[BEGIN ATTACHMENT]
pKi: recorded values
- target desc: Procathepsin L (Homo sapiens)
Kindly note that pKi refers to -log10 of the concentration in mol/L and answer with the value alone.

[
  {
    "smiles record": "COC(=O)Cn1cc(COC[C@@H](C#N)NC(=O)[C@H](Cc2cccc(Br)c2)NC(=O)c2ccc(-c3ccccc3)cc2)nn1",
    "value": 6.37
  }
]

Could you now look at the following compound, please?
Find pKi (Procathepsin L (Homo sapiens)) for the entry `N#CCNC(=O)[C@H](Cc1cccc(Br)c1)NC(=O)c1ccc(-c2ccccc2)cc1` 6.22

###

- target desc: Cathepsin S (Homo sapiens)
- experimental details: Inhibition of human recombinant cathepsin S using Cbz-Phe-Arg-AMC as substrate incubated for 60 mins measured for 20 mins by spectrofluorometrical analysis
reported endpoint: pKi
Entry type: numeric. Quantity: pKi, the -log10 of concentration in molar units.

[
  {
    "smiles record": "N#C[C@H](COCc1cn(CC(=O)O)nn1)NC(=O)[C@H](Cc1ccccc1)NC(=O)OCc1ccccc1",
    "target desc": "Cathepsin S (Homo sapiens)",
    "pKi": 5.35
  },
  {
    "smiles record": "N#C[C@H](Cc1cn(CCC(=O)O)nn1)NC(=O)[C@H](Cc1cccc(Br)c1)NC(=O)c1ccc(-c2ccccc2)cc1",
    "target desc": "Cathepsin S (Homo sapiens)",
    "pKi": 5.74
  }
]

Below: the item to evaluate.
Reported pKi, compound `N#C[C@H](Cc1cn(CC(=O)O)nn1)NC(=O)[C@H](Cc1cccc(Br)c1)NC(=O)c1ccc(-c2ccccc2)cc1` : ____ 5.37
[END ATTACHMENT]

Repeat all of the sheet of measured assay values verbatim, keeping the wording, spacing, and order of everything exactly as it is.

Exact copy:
pKi: recorded values
- target desc: Procathepsin L (Homo sapiens)
Kindly note that pKi refers to -log10 of the concentration in mol/L and answer with the value alone.

[
  {
    "smiles record": "COC(=O)Cn1cc(COC[C@@H](C#N)NC(=O)[C@H](Cc2cccc(Br)c2)NC(=O)c2ccc(-c3ccccc3)cc2)nn1",
    "value": 6.37
  }
]

Could you now look at the following compound, please?
Find pKi (Procathepsin L (Homo sapiens)) for the entry `N#CCNC(=O)[C@H](Cc1cccc(Br)c1)NC(=O)c1ccc(-c2ccccc2)cc1` 6.22

###

- target desc: Cathepsin S (Homo sapiens)
- experimental details: Inhibition of human recombinant cathepsin S using Cbz-Phe-Arg-AMC as substrate incubated for 60 mins measured for 20 mins by spectrofluorometrical analysis
reported endpoint: pKi
Entry type: numeric. Quantity: pKi, the -log10 of concentration in molar units.

[
  {
    "smiles record": "N#C[C@H](COCc1cn(CC(=O)O)nn1)NC(=O)[C@H](Cc1ccccc1)NC(=O)OCc1ccccc1",
    "target desc": "Cathepsin S (Homo sapiens)",
    "pKi": 5.35
  },
  {
    "smiles record": "N#C[C@H](Cc1cn(CCC(=O)O)nn1)NC(=O)[C@H](Cc1cccc(Br)c1)NC(=O)c1ccc(-c2ccccc2)cc1",
    "target desc": "Cathepsin S (Homo sapiens)",
    "pKi": 5.74
  }
]

Below: the item to evaluate.
Reported pKi, compound `N#C[C@H](Cc1cn(CC(=O)O)nn1)NC(=O)[C@H](Cc1cccc(Br)c1)NC(=O)c1ccc(-c2ccccc2)cc1` : ____ 5.37